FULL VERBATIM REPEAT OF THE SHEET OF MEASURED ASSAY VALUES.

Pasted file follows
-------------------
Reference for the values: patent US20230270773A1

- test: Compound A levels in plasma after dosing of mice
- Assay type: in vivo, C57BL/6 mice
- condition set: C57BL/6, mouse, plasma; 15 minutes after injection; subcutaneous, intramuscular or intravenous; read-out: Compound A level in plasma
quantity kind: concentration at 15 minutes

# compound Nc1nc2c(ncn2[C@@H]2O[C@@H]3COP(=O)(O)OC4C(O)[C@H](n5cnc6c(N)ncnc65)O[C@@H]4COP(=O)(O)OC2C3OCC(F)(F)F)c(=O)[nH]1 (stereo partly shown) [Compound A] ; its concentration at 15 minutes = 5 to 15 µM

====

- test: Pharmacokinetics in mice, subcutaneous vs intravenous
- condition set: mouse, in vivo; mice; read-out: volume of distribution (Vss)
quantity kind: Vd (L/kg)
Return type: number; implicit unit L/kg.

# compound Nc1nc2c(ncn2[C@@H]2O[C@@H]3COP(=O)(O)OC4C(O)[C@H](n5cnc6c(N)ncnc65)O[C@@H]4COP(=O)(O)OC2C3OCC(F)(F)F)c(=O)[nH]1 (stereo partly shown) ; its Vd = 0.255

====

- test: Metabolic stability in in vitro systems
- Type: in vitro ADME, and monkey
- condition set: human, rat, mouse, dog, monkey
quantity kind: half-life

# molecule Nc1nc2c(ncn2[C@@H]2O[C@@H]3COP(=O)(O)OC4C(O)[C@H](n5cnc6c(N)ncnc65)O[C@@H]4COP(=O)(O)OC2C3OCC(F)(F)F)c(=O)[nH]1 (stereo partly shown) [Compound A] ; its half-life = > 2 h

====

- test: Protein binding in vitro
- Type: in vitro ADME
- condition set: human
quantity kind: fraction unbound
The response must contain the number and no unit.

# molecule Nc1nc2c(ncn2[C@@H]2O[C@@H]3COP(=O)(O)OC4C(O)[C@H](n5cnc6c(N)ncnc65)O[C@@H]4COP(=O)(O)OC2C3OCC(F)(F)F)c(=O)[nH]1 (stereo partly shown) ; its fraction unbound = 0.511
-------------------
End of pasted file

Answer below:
Reference for the values: patent US20230270773A1

- test: Compound A levels in plasma after dosing of mice
- Assay type: in vivo, C57BL/6 mice
- condition set: C57BL/6, mouse, plasma; 15 minutes after injection; subcutaneous, intramuscular or intravenous; read-out: Compound A level in plasma
quantity kind: concentration at 15 minutes

# compound Nc1nc2c(ncn2[C@@H]2O[C@@H]3COP(=O)(O)OC4C(O)[C@H](n5cnc6c(N)ncnc65)O[C@@H]4COP(=O)(O)OC2C3OCC(F)(F)F)c(=O)[nH]1 (stereo partly shown) [Compound A] ; its concentration at 15 minutes = 5 to 15 µM

====

- test: Pharmacokinetics in mice, subcutaneous vs intravenous
- condition set: mouse, in vivo; mice; read-out: volume of distribution (Vss)
quantity kind: Vd (L/kg)
Return type: number; implicit unit L/kg.

# compound Nc1nc2c(ncn2[C@@H]2O[C@@H]3COP(=O)(O)OC4C(O)[C@H](n5cnc6c(N)ncnc65)O[C@@H]4COP(=O)(O)OC2C3OCC(F)(F)F)c(=O)[nH]1 (stereo partly shown) ; its Vd = 0.255

====

- test: Metabolic stability in in vitro systems
- Type: in vitro ADME, and monkey
- condition set: human, rat, mouse, dog, monkey
quantity kind: half-life

# molecule Nc1nc2c(ncn2[C@@H]2O[C@@H]3COP(=O)(O)OC4C(O)[C@H](n5cnc6c(N)ncnc65)O[C@@H]4COP(=O)(O)OC2C3OCC(F)(F)F)c(=O)[nH]1 (stereo partly shown) [Compound A] ; its half-life = > 2 h

====

- test: Protein binding in vitro
- Type: in vitro ADME
- condition set: human
quantity kind: fraction unbound
The response must contain the number and no unit.

# molecule Nc1nc2c(ncn2[C@@H]2O[C@@H]3COP(=O)(O)OC4C(O)[C@H](n5cnc6c(N)ncnc65)O[C@@H]4COP(=O)(O)OC2C3OCC(F)(F)F)c(=O)[nH]1 (stereo partly shown) ; its fraction unbound = 0.511